Can Rocamora is the building located at the middle of Cau Ferrat Museum and Maricel Museum and the current link between the two museums.

The access and lobby for visitors to Maricel and Cau Ferrat Museums is located on the ground floor. From here, visitors select the chosen route. In the central area, surrounded by ceramic tile banisters from the eighteenth century, there's a museum shop.

The first floor is divided into two levels. The first, a direct access to the Great Hall of the Cau Ferrat, offers a relaxing space suitable for viewing the video about the Cau Ferrat Museum. The second, located at a higher level, provides a visual reference over the urban and architectural modifications of Sant Joan neighbourhood after the installation of Santiago Rusiñol at his home workshop (1898) to the present. On the second space, you can admire the architectural elements that Utrillo built on the ground floor and that have been moved to preserve them for the future, those elements are balustrades made of ceramic tiles from the eighteenth and nineteenth centuries, two water pitchers well arranged, and above all, a large Catalan kitchen built with 17th Century tiles inspired by popular and culinary motifs. A magisterial lesson about popular gastronomy.

The second floor was adapted for its use as a museum as a provisional exhibition hall.

The Building

Until 1915, when it was purchased by Charles Deering, it was the property of the Camps family. Rusiñol wanted to acquire it to the owner, Francisco Camps, known as Panxo Xicarrons, the model of the portrait now preserved in Museum of Cau Ferrat, but did not achieve his purpose.

El 1915 Camps sold the house to Charles Deering, and Utrillo transformed it in the winter resident of the North American; the halls were smaller than the ones on the manor besides and more cozy and intimate. Miquel Utrillo reformed the house raising a floor and building a new façade, including artistic elements, making use of using existing openings in portal and windows. He covered the front using coated white to distinguish it from the Cau Ferrat's smooth wall and from Maricel, a feature that has been preserved until today. On the ground floor he arranged a set of ornamental elements -woodwork, banisters made up with old ceramic tiles, to further gentrify the building, and he built a kitchen and two water pitchers with eighteenth-century tiling , a successful combination of artistic heritage. Since then, it has been a building tied to the Maricel ensemble. From 1915 to 1921 it was inhabited by Deering; when he left, he bequeathed the property to his friend and painter Ramon Casas.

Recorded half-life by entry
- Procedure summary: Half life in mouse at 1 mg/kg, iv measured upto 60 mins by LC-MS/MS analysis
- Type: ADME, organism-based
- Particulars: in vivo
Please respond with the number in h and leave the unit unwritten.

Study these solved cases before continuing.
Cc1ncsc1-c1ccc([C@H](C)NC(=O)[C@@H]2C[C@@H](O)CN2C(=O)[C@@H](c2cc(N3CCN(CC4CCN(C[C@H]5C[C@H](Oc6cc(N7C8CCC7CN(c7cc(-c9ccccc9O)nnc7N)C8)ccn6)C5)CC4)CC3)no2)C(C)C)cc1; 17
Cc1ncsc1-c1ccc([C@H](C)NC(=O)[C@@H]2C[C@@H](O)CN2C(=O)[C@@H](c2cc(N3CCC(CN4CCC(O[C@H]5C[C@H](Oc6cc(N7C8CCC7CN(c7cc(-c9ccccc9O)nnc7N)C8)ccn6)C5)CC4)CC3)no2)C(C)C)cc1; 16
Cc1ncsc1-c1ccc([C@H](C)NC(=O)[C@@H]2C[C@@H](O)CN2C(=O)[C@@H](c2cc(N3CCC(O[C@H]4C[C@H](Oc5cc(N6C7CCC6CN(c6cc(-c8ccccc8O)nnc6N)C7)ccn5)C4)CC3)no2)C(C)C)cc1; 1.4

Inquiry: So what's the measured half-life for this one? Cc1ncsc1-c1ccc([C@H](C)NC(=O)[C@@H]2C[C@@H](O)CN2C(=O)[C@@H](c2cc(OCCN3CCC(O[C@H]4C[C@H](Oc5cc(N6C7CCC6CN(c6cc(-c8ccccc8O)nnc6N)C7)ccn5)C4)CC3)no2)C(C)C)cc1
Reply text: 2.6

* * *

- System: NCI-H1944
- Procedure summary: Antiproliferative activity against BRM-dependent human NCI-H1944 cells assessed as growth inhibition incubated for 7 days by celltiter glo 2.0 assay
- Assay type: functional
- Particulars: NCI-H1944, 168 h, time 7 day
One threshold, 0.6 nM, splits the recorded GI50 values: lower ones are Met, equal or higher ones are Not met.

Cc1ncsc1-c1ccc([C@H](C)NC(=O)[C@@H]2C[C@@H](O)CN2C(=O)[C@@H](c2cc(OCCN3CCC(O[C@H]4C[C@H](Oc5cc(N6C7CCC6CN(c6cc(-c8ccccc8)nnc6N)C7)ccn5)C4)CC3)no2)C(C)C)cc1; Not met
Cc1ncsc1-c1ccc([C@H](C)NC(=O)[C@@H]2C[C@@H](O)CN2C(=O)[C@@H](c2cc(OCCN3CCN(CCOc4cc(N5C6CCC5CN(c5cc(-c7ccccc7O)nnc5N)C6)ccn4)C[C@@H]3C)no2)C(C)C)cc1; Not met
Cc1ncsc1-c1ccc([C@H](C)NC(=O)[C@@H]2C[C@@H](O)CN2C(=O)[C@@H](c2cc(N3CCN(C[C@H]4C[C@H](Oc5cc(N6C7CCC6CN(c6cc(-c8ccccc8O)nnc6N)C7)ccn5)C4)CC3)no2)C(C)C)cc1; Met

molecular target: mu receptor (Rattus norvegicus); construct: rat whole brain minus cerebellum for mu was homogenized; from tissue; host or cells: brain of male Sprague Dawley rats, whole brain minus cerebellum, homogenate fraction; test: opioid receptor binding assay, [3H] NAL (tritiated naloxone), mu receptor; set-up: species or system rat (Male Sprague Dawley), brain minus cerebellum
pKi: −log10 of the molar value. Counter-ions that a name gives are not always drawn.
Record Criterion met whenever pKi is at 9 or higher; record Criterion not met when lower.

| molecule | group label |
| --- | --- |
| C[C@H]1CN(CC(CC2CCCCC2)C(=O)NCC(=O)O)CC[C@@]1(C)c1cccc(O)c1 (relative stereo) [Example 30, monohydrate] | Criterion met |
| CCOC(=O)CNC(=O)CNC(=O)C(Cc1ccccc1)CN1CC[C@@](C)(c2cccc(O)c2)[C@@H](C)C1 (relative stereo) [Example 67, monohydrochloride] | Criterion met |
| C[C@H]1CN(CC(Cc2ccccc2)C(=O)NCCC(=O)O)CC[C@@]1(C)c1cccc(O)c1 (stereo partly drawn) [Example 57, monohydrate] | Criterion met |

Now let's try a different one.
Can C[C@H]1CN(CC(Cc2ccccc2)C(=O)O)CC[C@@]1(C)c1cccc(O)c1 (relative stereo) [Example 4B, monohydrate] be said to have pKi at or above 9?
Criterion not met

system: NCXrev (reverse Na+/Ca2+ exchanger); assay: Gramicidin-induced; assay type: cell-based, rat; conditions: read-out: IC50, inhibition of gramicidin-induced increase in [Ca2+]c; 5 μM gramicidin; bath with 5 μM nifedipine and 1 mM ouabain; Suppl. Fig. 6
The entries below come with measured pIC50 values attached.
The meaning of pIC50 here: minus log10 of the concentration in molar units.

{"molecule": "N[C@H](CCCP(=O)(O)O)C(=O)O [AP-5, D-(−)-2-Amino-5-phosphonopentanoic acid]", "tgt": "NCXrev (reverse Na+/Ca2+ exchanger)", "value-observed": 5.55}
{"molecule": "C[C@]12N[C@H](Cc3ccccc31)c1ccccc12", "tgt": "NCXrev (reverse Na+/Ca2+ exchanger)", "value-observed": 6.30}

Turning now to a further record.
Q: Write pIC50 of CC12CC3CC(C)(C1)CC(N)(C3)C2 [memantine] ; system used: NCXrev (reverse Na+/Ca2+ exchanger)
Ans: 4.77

Ramon Casas lived occasionally it the former winter residence of Deering and painted several interior scenes. On the artist's death (1932) the house became a property of his direct nephews, Rocamora family, who sold the property to the Barcelona Provincial Council (1970), given the interest offered by the extension of Maricel. The building went through several interventions before and after the last change of ownership.

With the restoration project, fitting and refurbishment of all buildings including Maricel de Mar Museum, Rocamora and Can Cau Ferrat Museum, Can Rocamora has been permanently integrated into the heritage of Maricel and used as a museum.